In the apex of self-parody Tater is outraged at a perceived perpetual outrage machine on the right.
As Nick Arama wrote about earlier, the Canadian Broadcasting Company became the focus of curious bemusement when it was discovered that scenes from the holiday movie ‘’Home Alone 2’’ had a scene involving then-citizen Donald Trump edited out of it television broadcast. The network states that the scene in question was trimmed to format the runtime of the film properly for commercial breaks.
Brian Stelter, media analyst for The Apple Network (formerly known as CNN), detailed that the network stated this edit has been in place long before Trump was President. This was enough for Stelter, as it fits in nicely with his desire to make Trump look bad at any and every turn.
Morning: "Fox & Friends" calls the TV edit "Trump Derangement Syndrome" and "censorship." Afternoon: CBC says "these edits were done in 2014 when we first acquired the film and before Mr. Trump was elected." One of several ordinary cuts for time. 🤷🏼♂️ https://t.co/DUUr7iDJT8
— Brian Stelter (@brianstelter) December 26, 2019
The humor built iintoBrian Stelter being outraged by what he dubs to be partisan oitrage’ is beyond mirthful self-parody. It has become his primary content provider. He studies President Trump’s Twitter feed meticulously in order to tabulate spelling errors. He watches Fox News obsessively to count the airtime dedicated to particular news stories. It was just a few months ago when Brian spent a week in a lather over Trump using a Sharpie on a hurricane map.
Stelter has perfected this practice to such a degree that his weekly media analysis program could easily be renamed Perpetual Outrage Machine.
Our partner site PJ Media dug into some Twitter metrics and found no real social media chatter about Trump’s removal from the film until 2015, when he had already declared his candidacy for the GOP nomination. What is curious about the editing is the scene in question does not exactly fit into the CBC description. Take a quick look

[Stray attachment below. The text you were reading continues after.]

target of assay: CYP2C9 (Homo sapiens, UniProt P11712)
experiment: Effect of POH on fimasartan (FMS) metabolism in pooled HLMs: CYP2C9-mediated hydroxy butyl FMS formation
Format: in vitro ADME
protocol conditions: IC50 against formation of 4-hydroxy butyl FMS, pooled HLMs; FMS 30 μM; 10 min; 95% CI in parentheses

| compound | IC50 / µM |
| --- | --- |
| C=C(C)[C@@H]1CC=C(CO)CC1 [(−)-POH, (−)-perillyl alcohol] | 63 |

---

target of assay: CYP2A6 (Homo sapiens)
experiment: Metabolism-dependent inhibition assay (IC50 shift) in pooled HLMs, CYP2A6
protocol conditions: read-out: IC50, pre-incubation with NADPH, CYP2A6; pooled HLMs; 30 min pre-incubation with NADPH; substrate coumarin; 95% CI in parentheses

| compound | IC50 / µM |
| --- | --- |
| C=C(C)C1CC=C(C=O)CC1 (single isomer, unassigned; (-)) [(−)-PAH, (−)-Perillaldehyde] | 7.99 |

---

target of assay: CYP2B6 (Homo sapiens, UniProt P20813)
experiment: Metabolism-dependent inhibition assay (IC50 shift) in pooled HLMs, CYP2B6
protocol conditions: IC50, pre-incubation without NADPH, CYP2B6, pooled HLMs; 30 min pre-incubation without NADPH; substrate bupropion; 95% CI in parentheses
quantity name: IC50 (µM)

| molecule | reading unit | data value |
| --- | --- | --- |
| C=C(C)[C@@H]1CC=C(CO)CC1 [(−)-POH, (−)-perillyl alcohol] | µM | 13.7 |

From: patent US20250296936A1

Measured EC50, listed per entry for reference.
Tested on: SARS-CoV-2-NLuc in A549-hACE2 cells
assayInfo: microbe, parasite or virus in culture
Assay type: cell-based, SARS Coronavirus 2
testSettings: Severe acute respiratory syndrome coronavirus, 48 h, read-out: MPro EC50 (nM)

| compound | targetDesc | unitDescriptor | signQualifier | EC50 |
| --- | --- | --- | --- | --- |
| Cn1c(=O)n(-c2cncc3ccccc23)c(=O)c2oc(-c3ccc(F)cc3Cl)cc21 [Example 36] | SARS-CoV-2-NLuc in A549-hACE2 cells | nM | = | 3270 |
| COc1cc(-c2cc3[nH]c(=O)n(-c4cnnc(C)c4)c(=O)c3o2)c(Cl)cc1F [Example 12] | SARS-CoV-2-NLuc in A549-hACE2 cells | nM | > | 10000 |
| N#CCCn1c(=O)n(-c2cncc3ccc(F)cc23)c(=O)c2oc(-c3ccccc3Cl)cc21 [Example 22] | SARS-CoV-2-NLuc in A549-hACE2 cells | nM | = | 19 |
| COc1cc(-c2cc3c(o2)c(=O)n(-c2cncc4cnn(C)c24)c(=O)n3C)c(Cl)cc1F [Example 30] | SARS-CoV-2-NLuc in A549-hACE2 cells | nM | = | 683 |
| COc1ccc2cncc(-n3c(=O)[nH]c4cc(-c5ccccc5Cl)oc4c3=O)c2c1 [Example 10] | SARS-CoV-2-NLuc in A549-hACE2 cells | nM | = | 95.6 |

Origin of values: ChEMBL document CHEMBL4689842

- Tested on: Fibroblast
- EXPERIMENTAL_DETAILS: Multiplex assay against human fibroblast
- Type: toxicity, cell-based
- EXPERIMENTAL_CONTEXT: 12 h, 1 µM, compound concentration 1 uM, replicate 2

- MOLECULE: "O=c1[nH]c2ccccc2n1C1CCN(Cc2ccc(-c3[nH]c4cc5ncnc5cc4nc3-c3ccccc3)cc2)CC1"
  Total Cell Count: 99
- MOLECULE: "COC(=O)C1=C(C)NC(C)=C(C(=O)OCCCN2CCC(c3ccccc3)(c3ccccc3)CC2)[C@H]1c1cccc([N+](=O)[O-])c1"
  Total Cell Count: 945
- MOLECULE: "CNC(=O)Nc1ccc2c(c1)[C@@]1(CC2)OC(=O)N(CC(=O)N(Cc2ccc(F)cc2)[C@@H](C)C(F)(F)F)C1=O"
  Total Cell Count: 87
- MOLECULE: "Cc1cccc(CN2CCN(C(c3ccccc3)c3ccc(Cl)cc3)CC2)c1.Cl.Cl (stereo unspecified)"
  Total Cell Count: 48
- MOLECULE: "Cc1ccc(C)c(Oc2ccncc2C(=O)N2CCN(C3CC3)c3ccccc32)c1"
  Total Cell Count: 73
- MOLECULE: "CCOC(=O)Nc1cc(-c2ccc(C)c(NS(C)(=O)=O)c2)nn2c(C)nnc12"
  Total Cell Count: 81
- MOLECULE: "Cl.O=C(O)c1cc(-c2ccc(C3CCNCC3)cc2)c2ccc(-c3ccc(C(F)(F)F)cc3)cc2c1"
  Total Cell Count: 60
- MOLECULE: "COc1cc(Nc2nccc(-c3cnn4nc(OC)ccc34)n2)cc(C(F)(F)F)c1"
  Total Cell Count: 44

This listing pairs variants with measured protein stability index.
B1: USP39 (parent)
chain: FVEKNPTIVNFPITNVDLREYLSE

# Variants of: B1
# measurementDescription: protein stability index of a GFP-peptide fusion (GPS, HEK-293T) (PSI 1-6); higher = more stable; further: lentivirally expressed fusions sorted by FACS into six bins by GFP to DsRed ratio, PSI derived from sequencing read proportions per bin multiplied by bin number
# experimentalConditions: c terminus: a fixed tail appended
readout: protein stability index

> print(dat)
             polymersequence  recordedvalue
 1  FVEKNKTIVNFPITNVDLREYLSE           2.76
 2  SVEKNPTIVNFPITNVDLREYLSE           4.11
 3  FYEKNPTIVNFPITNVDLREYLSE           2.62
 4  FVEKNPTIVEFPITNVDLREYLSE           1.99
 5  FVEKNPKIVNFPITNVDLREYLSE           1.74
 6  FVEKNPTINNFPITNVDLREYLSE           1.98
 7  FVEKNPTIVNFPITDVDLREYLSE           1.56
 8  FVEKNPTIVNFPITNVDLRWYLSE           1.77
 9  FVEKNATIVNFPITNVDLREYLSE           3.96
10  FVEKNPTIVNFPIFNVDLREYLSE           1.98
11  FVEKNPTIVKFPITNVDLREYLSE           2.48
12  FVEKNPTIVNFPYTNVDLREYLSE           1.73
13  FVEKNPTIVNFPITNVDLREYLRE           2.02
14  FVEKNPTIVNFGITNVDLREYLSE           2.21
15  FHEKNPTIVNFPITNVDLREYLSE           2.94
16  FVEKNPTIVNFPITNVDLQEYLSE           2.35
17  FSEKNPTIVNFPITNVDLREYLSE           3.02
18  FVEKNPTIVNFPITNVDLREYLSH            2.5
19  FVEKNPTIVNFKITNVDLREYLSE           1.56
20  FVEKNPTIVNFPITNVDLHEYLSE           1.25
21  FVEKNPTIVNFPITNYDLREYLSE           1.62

While believable it is also questionable, for a number of reasons. For one, Trump’s appearance comprises all of 8 seconds of runtime — hardly a segment that would dent advertisements for Tim Hortons. Now the argument could be made that the much broader portion of the film was what had been excised from the film to truncate things for time, and Trump’s brief appearance was caught up in the cut.
looked another way though this is an establishing scene, where the lead character of Kevin is entering the centerpiece hotel for the first time and he becomes overtaken with the immensity and the grandeur of the location he had only previously seen featured on game shows. This was Kevin’s introduction to New York, and Trump’s appearance was a nod to the audience of the time of his cultural relevance and how he was emblematic of the city.
Could it be this was all an innocuous move made for broadcast purposes? It is entirely possible. Could it have been a decision motivated by political influences? Also entirely possible. Does Brian Stelter have any standing on the matter of selected outrage? This is not only impossible but his exhibiting any displeasure at all on such a matter in fact all the reason to question the motives behind the decision.